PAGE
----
Last fall on a visit to Canada, I spotted a first-rate piece in the Toronto Star by Diana Zlomislic, which chronicled the death of 18-year-old Marit McKenzie who had suffered a catastrophic blood clot blocking blood flow to her lungs. McKenzie had been taking the controversial acne medication Diane-35 for about a year to treat mild acne even though there were questions whether the drug should have been approved for use in Canada. The drug, also prescribed as an off-label use for birth control, had been pulled from the market in France, the Star reported, and Health Canada, the country’s federal health agency, had issued three advisories since 1997 warning doctors that patients who take the drug face an “elevated risk” of blood clots. It had been approved that year as a last resort, short-term treatment for severe acne. Still, four months after McKenzie died in January 2013 and two months after another teenager died from a fatal clot attributed to the use of Diane-35, Health Canada said it had completed a review and concluded the drug’s benefits “continued to outweigh the risks when used as authorized.”

Zlomislic’s October piece, it turned out, was one of more than a dozen stories written by Star reporters in the past two years exposing deaths associated with drugs such as Champix for smoking cessation, antipsychotics for nursing home patients with dementia, antidepressants for kids with ADHD, and antibiotics for acne. The stories revealed serious shortcomings in the Canadian surveillance system for pharmaceuticals, and highlighted Health Canada’s insistence that it would not release crucial drug safety information to the public. In early July, Health Canada changed its mind, and announced it would now tell the public about serious and sometimes fatal side effects that may have been caused by “unapproved off-label prescriptions.” For its dogged reporting and persistence in keeping the pressure on a reluctant government agency, the Star deserves a CJR laurel.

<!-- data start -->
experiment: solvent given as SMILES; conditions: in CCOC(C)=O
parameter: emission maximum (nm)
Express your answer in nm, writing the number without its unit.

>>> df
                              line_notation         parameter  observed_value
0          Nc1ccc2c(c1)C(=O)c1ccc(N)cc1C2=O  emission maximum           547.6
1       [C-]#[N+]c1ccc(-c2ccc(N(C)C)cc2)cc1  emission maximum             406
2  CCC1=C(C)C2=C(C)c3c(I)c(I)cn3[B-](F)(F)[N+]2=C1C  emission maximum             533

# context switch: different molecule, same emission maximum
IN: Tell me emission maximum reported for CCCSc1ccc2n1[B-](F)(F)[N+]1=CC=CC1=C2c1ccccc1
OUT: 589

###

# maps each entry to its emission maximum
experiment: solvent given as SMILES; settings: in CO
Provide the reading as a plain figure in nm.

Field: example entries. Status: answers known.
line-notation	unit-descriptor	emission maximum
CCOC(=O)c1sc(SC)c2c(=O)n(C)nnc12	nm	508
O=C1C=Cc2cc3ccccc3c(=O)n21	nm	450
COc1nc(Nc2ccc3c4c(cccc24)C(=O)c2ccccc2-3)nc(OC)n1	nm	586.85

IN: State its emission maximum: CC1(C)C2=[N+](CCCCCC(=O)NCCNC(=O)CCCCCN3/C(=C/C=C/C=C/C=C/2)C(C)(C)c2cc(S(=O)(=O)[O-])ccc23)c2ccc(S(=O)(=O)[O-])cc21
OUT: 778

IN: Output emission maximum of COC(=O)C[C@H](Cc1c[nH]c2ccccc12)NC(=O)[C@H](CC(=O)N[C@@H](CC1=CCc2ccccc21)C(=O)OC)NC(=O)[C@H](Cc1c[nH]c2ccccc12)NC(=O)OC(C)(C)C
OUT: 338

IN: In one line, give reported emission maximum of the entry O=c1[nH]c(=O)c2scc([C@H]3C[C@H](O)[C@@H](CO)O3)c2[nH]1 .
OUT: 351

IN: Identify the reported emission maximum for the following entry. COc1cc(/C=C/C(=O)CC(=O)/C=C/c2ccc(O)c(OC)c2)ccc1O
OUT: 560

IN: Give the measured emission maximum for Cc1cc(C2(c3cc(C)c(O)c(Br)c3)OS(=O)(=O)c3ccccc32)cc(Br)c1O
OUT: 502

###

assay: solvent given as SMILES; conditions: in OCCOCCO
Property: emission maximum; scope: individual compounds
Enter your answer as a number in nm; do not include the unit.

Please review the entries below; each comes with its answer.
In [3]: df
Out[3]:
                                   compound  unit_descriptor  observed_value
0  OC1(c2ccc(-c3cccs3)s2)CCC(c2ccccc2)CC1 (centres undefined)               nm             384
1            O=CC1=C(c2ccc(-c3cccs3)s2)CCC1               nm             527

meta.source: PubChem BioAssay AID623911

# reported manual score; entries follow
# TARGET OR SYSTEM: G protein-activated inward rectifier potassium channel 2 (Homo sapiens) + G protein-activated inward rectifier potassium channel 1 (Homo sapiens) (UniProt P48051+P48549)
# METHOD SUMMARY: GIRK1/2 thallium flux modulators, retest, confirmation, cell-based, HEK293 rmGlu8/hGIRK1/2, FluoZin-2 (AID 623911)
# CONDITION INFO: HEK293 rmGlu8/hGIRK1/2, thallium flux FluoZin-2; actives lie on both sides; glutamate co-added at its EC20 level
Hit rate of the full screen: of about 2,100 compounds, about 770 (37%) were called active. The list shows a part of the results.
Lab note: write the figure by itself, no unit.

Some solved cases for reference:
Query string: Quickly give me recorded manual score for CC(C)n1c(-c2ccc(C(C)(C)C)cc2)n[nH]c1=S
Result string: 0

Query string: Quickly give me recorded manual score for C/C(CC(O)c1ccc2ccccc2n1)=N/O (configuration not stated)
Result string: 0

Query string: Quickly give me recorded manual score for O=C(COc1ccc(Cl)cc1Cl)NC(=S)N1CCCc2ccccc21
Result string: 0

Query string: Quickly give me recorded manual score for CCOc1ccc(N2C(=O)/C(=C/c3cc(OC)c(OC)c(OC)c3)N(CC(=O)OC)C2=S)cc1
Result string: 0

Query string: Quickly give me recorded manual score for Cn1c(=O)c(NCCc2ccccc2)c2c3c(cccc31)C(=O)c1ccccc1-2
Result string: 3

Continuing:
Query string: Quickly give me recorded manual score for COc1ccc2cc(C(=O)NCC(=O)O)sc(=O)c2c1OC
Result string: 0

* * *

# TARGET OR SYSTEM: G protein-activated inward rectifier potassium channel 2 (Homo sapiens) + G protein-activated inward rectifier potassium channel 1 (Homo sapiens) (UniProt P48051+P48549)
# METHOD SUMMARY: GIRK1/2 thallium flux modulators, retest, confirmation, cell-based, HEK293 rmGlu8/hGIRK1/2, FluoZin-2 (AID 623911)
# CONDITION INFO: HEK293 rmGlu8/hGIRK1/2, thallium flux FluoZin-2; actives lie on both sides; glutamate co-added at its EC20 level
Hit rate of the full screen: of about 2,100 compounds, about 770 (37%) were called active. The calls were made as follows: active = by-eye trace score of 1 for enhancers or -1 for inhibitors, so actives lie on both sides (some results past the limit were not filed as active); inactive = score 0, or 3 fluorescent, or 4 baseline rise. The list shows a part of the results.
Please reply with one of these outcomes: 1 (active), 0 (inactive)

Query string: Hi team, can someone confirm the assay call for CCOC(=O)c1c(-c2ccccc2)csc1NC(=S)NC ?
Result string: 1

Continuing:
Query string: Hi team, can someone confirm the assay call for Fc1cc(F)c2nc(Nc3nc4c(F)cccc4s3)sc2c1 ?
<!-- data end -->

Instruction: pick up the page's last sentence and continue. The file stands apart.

The stories, written by reporters David Bruser and Jesse McLean along with Zlomislic, are fundamentally about government accountability and transparency (themes I’ve examined in recent posts focused on reporting in the US). Off-label uses of drugs (uses for a condition or age group for which they are not approved) became the vehicle for driving home the reporters’ main point that Health Canada was not forthcoming with the public it’s supposed to serve about potentially harmful drugs. In a story detailing deaths attributed to drugs for ADHD, the paper summed up the problem:

The Star has repeatedly asked Health Canada if it has investigated individual reports of suspected side effects. Has Health Canada followed up with those who make the reports—whether a doctor, pharmacist or mother—to learn more about the case? Has the regulator tried to access medical records or conducted interviews with doctors and patients or their family members? Health Canada will not answer.

One particularly compelling story revealed the extraordinarily high use of antipsychotic drugs in nursing homes. Using data given to them by a liberal member of the Ontario government, Bruser and McLean found that more than one-third of all nursing home residents in Ontario have been given risky drugs that can kill elderly patients suffering from dementia—twice the rate in the US, which the US Office of the Inspector General said was too high. Both Bruser and McLean made it clear data were only the beginning of a story. “The data are rarely it,” McLean told me. “They help you get to the it.” After identifying the rates of antipsychotic use, the reporters visited ten nursing facilities in Toronto and contacted 30 more that had the highest use to find out why.

Even though the Ontario government has been aware of what Bruser calls the “staggering” use of antipsychotics, it has hardly rushed to address the problem. So the Star took the lead and constructed a database that allows families to learn how often a particular facility uses antipsychotic drugs to calm residents with dementia. For the model, they looked to a US database called the Minimum Data Set (MDS) maintained by the Centers for Medicare and Medicaid Services. The MDS gives self-reported data on several nursing home characteristics including use of drugs to restrain residents. It’s useful for reporters on this side of the border as well.

Trudy Lieberman is a fellow at the Center for Advancing Health and a longtime contributing editor to the Columbia Journalism Review. She is the lead writer for The Second Opinion, CJR’s healthcare desk, which is part of our United States Project on the coverage of politics and policy. Follow her on Twitter @Trudy_Lieberman.